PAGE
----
This post was written by Aidan Abdulali.

In this post, we explore the deep connection between ordinary differential equations and residual networks, leading to a new deep learning component, the Neural ODE. We explain the math that unlocks the training of this component and illustrate some of the results. From a bird’s eye perspective, one of the exciting parts of the Neural ODEs architecture by Ricky T. Q. Chen, Yulia Rubanova, Jesse Bettencourt, and David Duvenaud is the connection to physics. ODEs are often used to describe the time derivatives of a physical situation, referred to as the dynamics. Knowing…

26 Dec 2017 | Shannon Shih and Pravin Ravishanker

Trees are great. They provide food, air, shade, and all the other good stuff we enjoy in life. Decision trees, however, are even cooler. True to their name, decision trees allow us to figure out what to do with all the great data we have in life.

Like it or not, you have been working with decision trees your entire life. When you say, “If it’s raining, I will bring an umbrella,” you’ve just constructed a simple decision tree.

It’s a pretty small tree, and doesn’t account for all situations. Likewise…

13 Jul 2017 | Daniel Geng and Shannon Shih

Here’s a riddle:

So what does this have to do with machine learning? Well, it turns out that machine learning algorithms are not that much different from our friend Doge: they often run the risk of over-extrapolating or over-interpolating from the data that they are trained on.

There is a very delicate balancing act when machine learning algorithms try to predict things. On the one hand, we want our algorithm to model the training data very closely, otherwise we’ll miss relevant features and interesting trends. …

04 Feb 2017 | Daniel Geng and Shannon Shih

Neural networks are perhaps one of the most exciting recent developments in machine learning. Got a problem? Just throw a neural net at it. Want to make a self-driving car? Throw a neural net at it. Want to fly a helicopter? Throw a neural net at it. Curious about the digestive cycles of your sheep? Heck, throw a neural net at it. This extremely powerful algorithm holds much promise (but can also be a bit overhyped). …

24 Dec 2016 | Daniel Geng and Shannon Shih

In this post we’ll talk about one of the most fundamental machine learning algorithms: the perceptron algorithm. This algorithm forms the basis for many modern day ML algorithms, most notably neural networks. In addition, we’ll discuss the perceptron algorithm’s cousin, logistic regression. And then we’ll conclude with an introduction to SVMs, or support vector machines, which are perhaps one of the most flexible algorithms used today.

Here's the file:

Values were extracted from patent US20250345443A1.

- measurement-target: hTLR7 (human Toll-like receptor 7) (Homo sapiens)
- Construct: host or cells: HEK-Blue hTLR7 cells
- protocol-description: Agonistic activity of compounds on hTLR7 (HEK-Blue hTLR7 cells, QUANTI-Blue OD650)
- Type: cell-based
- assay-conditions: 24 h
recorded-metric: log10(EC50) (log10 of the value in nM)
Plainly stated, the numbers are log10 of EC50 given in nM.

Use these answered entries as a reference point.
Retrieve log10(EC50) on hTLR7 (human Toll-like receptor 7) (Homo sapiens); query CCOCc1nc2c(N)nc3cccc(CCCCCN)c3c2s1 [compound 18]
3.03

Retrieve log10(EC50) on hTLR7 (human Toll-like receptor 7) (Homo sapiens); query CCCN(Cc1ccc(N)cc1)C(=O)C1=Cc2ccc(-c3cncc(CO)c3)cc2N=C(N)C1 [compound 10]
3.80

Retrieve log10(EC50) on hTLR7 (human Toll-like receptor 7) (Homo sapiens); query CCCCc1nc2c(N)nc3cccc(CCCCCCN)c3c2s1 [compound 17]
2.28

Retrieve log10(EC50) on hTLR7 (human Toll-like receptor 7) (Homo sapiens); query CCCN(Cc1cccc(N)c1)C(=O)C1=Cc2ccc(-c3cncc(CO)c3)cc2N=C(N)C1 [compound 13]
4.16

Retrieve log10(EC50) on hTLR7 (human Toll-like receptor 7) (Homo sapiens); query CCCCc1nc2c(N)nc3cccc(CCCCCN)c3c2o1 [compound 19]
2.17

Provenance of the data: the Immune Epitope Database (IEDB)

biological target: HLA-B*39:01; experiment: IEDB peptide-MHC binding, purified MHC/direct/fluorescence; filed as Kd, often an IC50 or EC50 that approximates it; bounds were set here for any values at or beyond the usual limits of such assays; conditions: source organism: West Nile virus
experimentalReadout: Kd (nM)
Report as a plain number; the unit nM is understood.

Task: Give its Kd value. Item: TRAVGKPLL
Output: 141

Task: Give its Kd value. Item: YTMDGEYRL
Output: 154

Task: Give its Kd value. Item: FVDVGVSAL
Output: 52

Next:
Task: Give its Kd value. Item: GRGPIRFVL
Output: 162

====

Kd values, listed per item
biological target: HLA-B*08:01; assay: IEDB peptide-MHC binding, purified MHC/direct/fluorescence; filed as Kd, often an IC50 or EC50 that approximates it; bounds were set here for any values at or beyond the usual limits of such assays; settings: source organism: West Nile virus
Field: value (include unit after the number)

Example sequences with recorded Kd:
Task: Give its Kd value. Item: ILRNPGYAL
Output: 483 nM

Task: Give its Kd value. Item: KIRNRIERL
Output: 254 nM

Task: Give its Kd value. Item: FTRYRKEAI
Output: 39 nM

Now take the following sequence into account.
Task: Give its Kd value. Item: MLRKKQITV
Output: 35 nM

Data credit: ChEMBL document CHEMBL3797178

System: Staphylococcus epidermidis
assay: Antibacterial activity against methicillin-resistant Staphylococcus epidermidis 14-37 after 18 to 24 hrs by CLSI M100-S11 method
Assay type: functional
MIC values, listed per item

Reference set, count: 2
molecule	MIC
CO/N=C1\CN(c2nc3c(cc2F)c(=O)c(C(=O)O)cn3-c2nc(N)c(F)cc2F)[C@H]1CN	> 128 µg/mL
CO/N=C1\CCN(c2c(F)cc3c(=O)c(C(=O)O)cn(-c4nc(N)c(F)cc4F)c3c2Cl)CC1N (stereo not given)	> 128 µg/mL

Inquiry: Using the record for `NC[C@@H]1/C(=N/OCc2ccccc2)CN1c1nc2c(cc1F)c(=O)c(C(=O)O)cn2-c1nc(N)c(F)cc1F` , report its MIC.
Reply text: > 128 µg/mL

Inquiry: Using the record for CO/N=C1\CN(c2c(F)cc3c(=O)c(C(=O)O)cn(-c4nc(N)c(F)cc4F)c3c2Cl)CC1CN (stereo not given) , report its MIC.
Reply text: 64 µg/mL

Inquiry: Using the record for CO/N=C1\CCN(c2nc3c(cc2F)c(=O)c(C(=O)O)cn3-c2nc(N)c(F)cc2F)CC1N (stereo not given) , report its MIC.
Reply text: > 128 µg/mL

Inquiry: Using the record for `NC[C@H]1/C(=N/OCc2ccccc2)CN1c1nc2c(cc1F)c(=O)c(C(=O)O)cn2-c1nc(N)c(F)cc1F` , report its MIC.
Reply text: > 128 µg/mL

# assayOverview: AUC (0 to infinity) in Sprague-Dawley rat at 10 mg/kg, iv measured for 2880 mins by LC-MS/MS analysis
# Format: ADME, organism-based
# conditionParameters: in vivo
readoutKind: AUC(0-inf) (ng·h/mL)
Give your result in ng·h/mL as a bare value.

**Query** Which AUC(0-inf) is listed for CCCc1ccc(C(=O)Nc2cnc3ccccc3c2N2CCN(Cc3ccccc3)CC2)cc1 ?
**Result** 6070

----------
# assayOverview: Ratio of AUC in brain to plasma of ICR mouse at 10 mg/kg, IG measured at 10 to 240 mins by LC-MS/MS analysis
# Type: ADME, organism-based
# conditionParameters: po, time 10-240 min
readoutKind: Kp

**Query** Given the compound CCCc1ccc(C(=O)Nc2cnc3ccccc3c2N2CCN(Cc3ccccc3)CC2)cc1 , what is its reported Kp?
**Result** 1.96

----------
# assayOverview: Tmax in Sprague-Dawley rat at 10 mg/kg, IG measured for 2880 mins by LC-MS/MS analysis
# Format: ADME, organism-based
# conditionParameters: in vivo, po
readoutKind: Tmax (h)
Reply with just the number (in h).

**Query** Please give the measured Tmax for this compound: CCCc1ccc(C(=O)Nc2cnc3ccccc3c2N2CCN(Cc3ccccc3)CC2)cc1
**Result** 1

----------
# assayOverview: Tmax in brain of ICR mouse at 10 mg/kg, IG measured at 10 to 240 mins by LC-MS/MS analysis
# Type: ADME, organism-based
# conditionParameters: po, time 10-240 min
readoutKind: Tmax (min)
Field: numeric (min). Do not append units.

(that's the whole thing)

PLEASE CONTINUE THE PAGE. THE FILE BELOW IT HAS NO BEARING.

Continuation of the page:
Supervised and Unsupervised Algorithms

In machine learning, there are two general classes of algorithms. You’ll remember that in our last post we discussed regression and classification. These two methods…

06 Nov 2016 | Daniel Geng and Shannon Shih

Machine learning (ML) has received a lot of attention recently, and not without good reason. It has already revolutionized fields from image recognition to healthcare to transportation. Yet a typical explanation for machine learning sounds like this:

“A computer program is said to learn from experience E with respect to some class of tasks T and performance measure P if its performance at tasks in T, as measured by P, improves with experience E.”

Not very clear, is it? This post, the first in a series of ML tutorials, aims to…

10 Jan 2018 | Daniel Geng and Rishi Veerapaneni

Assassination by neural network. Sound crazy? Well, it might happen someday, and not in the way you may think. Of course, neural networks could be trained to pilot drones or operate other weapons of mass destruction, but even an innocuous (and presently available) network trained to drive a car could be turned to act against its owner. This is because neural networks are extremely susceptible to something called adversarial examples.

Adversarial examples are inputs to a neural network that result in an incorrect output from the network. It’s probably best to…

One of our main goals here at ML@B is to help students understand how to use machine learning in real-world situations. This semester, we’ve teamed up with Github, Grand Rounds, SAP, and Intuit to work on solving some of their problems through machine learning. In addition, we have members working on their own independent research projects with groups such as the International Computer Science Institute.

Just this Friday, we had our very first demo day — a day where project members got to present what they’d been up to. Here’s a brief summary of what they had to show:


One of the hottest and most exciting topics floating around these days is machine learning. People have created amazing things through machine learning, such as self-driving cars, mind-controlled prosthetics, and actual, readable dialogues in the style of Shakespeare. But just what is machine learning? Surely it’s something obscure and esoteric. Right? And surely the subject is so entangled in computer science and mathematics that it would make any reasonable student run the other way. Right?

That’s where Machine Learning at Berkeley comes in. ML@B is the first undergraduate machine learning club at UC Berkeley. We were founded with the goal…

Machine Learning @ Berkeley

A student-run organization at UC Berkeley working on ML applications in industry, academic research, and making ML education more accessible to all

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